How this unexpected shoe was the gateway into my barefoot shoe journey.
The Back Story
Before I start – In no way am I saying that crocs are barefoot shoes. They did however, at time when I needed it, fulfill a requirement for a wide toe box and mid-foot. I found that they caused minimal aggravation on my ankle through rubbing, and were an integral part of my barefoot journey.
In September of 2018, I had an issue with the Peroneal tendons in my left ankle. As many can probably relate, it’s quite enjoyable. After months of frustratingly painful steps, useless remedies and other gimmicks, such as insoles and ankle braces – I finally found Crocs. After a painstaking search for a shoe that I could wear with out trouble I found my first relief in a shop that years ago I would’ve vowed never to step foot in, or step my feet in for that matter.The first time I witnessed a pair of Crocs was one hot West Australian summers day, on the feet of a family friend at a BBQ. I was in my late teens at the time, and I bet you could imagine what my impression was. In retrospect, he did seem pretty comfortable.
I was quite a dysfunctional shoe collector prior to my injury, and for some reason after my injury my body was naturally inclined to seek something wider. It was almost as though it was a defense mechanism activating with in me. As I said, prior to finding relief with the Crocs I had immense trouble finding a shoe that would comfortably support my foot after injury. With in days of purchasing them, I had returned a pair of Brooks, Saucony and Nike free runs after having tried almost every shoe commercially available. This experience set me back, all I wanted was something that allowed me to walk with out pain. It got to the point where sandals were becoming the only option, and even they were giving me grief. For a while there I had given up….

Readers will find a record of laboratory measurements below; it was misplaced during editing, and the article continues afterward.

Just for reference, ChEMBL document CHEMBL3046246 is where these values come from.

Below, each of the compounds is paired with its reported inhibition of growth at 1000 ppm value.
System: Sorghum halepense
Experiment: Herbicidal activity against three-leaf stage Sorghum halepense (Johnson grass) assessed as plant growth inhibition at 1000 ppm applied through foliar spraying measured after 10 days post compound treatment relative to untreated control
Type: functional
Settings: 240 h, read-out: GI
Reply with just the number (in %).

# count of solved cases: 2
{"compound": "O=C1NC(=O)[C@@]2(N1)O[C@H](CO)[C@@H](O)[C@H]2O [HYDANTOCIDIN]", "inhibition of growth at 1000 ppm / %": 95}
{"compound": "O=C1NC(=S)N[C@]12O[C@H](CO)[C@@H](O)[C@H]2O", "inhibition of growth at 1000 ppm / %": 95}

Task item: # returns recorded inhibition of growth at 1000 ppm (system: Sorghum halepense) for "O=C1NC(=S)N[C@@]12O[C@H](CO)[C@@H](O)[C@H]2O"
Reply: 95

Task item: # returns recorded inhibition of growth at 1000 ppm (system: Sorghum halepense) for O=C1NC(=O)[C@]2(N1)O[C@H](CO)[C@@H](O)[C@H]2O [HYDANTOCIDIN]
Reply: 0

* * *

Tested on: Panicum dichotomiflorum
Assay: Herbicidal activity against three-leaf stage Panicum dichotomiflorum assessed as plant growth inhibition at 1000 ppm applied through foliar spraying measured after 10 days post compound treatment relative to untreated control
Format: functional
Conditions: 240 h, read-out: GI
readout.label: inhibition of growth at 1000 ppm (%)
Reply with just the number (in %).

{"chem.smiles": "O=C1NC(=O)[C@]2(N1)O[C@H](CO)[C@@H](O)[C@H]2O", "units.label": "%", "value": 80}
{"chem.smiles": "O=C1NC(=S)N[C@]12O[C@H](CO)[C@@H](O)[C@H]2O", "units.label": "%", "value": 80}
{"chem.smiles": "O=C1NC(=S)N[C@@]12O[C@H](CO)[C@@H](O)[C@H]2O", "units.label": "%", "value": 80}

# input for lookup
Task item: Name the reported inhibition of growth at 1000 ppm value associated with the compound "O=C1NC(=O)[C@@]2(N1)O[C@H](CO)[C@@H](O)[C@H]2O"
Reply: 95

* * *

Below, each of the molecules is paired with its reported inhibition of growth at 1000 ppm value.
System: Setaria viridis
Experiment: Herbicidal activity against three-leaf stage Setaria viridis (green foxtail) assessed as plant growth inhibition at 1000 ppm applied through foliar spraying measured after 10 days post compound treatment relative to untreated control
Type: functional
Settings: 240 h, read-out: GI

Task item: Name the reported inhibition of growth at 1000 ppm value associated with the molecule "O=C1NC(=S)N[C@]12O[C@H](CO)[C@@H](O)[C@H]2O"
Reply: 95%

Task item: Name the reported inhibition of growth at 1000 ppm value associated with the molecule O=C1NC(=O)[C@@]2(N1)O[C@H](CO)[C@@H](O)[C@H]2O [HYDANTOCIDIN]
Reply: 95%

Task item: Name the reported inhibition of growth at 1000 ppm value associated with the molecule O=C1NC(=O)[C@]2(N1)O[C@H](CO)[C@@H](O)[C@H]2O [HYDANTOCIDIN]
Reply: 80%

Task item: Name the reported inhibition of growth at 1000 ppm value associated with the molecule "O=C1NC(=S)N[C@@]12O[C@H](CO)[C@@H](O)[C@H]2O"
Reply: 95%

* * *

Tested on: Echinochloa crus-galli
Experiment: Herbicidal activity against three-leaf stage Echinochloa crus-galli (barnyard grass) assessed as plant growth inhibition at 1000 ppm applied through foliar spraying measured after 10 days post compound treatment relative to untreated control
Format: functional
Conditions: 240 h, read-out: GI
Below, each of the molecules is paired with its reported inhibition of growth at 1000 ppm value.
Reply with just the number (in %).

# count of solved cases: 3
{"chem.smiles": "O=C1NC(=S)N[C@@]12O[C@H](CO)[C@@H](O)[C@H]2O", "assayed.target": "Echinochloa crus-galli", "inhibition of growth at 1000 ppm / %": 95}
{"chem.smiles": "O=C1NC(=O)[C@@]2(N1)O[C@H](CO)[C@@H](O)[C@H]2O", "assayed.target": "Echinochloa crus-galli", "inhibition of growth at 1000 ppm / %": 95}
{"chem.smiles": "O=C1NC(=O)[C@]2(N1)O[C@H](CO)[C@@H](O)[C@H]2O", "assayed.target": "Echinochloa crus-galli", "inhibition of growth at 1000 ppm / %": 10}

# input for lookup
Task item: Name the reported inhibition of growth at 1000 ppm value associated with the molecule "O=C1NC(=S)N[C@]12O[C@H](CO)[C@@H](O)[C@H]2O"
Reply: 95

Funnily enough one day, whilst shopping with my girlfriend, she had made the dreadful suggestion of “Hey, why don’t you try on some crocs”. At this I was defeated, I had exhausted what I thought was every option out there, and so I walked in and gave the lovely salesman a bit of a rundown.
Company Background:Crocs were founded by Scott Seamans, Lyndon “Duke” Hanson, and George Boedecker Jr. who aimed to produce and distribute a foam clog design, which they had acquired from a company called Foam Creations. The shoe was originally developed as a boating shoe. The first model produced by Crocs “The Beach” was unveiled in 2002 at the Fort Lauderdale Boat Show in Florida, and sold out the 200 pairs produced at that time. It has since sold 300 million pairs of shoes globally.
Specifications:Materials: The whole shoe is made from 2 pieces of injection-moulded EVA foam, which is handy for easy cleaning.The sole: The sole is quite wide and accommodating. It has somewhat of a heel to toe drop, and is quite high off the ground. The bottom of the sole has some traction surprisingly, even in wet weather, and is quite durable. It has little nodes on the foot bed, which is nice for sensory purposes and has an almost non-existent arch support. At the time of the injury my feet were relatively sensitive and I assume that the thick foam sole somewhat helped heal my feet – a transition straight into barefoot could’ve essentially been unbeneficial. Upper: The upper is an enclosed clog with holes for ventilation and drainage. They don’t restrict the toes too and they have an adjustable strap on the heel, which to my surprise, has never given me a problem with slippage.
Conclusion:To summarise – besides crocs not having a barefoot sole, I really can’t fault them as a shoe to transition in, go to the beach in, or to take the bins out. They were vital to my recovery and I had some good times with them. I hope that crocs realise that there is a barefoot market and that they convert the clog to a more functional shoe. - Alex, Thebarefootshoereview.